Batman 234: When a pair of of clowns steal a balloon from the Gotham Merchants Parade, Commissioner Gordon calls in Batman to help with the case. The Dark Knight quickly figures out that Two-Face, who escaped a few months ago, has returned. Harvey’s main goal this time around is to obtain a treasure hidden on an old schooner docked in Gotham. After stealing the treasure, and knocking out Batman, Two-Face is about to escape and sink the boat, except his coin tells him he needs to save an innocent who happened to also be stuck on the boat. This gives Batman time to recover, take out Two-Face, save the innocent, and escape the sinking ship. In the backup, Robin’s search for the shooter of a police officer leads him to a commune. Robin figures out who in the commune shot the cop, but the rest of the commune don’t plan on allowing the Teen Wonder to take the shooter to jail.
This issue reprints a double-length Batman and Robin tale from Detective Comics 335 (Jan 1965).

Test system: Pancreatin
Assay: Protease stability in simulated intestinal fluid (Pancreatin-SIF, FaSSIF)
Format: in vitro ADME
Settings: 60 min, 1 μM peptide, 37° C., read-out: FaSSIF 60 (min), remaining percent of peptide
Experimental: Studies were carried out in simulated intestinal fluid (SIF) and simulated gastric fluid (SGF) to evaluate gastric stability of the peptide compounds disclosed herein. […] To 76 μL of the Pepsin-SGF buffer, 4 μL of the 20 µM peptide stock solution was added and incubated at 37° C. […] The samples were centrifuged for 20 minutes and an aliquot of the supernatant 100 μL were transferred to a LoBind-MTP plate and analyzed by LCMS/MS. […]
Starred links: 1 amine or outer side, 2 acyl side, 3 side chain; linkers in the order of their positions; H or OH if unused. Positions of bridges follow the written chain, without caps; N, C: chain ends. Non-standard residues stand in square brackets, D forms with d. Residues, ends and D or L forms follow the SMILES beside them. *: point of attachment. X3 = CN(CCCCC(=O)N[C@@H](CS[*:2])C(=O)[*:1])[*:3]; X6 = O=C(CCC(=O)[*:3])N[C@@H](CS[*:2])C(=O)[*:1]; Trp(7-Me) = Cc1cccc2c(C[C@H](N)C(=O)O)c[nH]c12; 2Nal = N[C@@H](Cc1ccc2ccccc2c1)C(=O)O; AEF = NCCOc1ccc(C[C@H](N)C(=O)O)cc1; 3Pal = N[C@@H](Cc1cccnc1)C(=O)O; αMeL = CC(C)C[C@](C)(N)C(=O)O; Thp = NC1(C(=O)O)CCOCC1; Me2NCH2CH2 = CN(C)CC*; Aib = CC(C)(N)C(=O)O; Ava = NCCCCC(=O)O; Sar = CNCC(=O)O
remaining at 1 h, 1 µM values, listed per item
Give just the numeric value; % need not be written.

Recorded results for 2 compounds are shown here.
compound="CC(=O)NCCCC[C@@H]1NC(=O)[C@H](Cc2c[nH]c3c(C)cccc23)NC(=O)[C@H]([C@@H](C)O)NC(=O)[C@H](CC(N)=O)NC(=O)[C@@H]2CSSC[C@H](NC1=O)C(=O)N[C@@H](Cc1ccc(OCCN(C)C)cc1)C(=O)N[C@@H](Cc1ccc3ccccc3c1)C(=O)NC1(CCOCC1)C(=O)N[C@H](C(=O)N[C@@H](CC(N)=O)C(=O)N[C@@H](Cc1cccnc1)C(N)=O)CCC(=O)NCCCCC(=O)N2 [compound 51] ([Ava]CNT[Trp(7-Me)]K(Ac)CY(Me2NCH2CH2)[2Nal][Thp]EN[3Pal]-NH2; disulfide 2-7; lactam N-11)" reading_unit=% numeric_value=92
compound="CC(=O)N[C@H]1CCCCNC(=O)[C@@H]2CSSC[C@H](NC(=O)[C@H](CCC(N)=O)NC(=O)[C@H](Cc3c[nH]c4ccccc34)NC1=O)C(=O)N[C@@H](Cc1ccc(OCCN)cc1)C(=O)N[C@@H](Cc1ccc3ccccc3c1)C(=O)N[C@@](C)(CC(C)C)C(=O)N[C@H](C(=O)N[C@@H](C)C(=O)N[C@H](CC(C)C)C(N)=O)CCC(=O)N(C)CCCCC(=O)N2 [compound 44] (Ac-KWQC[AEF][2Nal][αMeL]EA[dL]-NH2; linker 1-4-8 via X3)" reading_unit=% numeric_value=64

Superman 241: Picking up right where the last issue left off, I-Ching uses his mystical abilities to separate Superman’s psyche from his body, and sends it out to recover Superman’s powers. It finds the Sand-Creature and absorbs his powers, leaving the creature weak and scratching open a hole in reality. Meanwhile, Superman’s psyche returns to Superman, restoring his powers. Soon, however, it is obvious that something is wrong with Superman as he starts acting out of character and making mistakes, thanks to the brain damage he suffered when he was hit in the head last issue. Consulting with Wonder Woman, I-Ching tries talking to Superman, but he thinks the old man is just jealous. Once again using his mystical abilities, I-Ching and Wonder Woman track down the Sand Creature, learning that he is a formless being from Quarrm. As they go off to try to steal away Superman’s powers again, another Quarrmer escapes from the hole in reality. After tricking Superman into an encounter, the Sand Superman sticks close to the Man of Steel, slowly draining his powers, just as the other Quarrmer attacks, having taken the form of an ancient Chinese warrior. At this point, Superman loses all of his powers, and consciousness, and the warrior drags his body toward the city.